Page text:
January 10, 2014

The MacDonald Case: The Living Room

According to Jeffrey MacDonald's account of the night of February 16-17, 1970, the living room is where he struggled with four assailants and fought for his life, as well as the lives of his wife and children.  If you've read about the Manson murders or seen the crime scene photos, you will notice furniture askew and, most importantly, not just the large areas of blood directly under the bodies but footprints, hand prints, castoff blood and spatter from the victims who attempted to escape.  None of these things were found in the MacDonald living room despite this room being as cramped with furniture and items as the dining room. 

The sofa remained in what appeared to be its normal position.  No investigative reports mention marks or indentations in the wall where the sofa may have been pushed or rammed as you would assume during a struggle between a Green Beret and three male intruders.  Pillows and an afghan remain relatively neatly on the sofa.  An end table with candles and several items on it, including a lamp that looks to be top-heavy, remained in place.  The lampshade isn't even askew.  A picture hanging directly above the sofa is still straight and even. 

The coffee table is overturned and lying on its side.  Magazines and children's games rest underneath it.  An upturned plant is on the floor, going toward the front door, a relatively large distance from the table.  Its flowerpot is upright and next to the table.  Interestingly, one of MacDonald's bedroom slippers rested on top of the leg of the overturned table.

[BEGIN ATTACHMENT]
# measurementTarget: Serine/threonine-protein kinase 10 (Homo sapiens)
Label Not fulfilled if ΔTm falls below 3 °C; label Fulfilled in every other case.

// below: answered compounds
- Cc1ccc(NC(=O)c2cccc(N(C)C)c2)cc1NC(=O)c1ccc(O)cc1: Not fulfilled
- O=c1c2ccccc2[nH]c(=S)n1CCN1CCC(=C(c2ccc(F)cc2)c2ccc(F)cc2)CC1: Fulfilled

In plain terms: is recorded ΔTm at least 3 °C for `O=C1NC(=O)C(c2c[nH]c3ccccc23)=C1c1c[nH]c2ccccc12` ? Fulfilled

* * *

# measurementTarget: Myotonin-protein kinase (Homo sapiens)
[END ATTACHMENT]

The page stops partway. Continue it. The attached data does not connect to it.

An expensive stereo system, on the wall adjacent to the dining room, is untouched.  Breakables in the stereo cabinet and resting on top of the stereo speakers, are undamaged.  Pictures on these walls remain in place. 

MacDonald's reading glasses were found on the floor, directly underneath one of the windows.  Both sides that go over the ears were found upright.

Blood was found in only two locations in the living room, both in very small quantities.  The first location was a blood smear found on the cover of the Esquire magazine featuring an article on the Manson murders.  The second was a speck of blood, typed as Kristen's, found on the outer lense of MacDonald's eyeglasses.

That is the sum total of the disarray to the living room. 

Despite MacDonald alleging that one of the intruders tore his pajama top in a struggle on the sofa, not one pajama top fiber was found in any location in the living room. 

Despite MacDonald claiming to have been struck with the club that beat both Colette and Kimberley, not one drop of their blood was found in the living room, either on the floor (from blood dripping from the weapon) or in cast-off marks on the walls.

Despite MacDonald claiming to have been struck with the club, no scrape marks were found on the living room ceiling. 

Despite MacDonald's claims that his feet were bound up in the afghan when he fell off the sofa to the floor during the attack, the afghan was found on the sofa.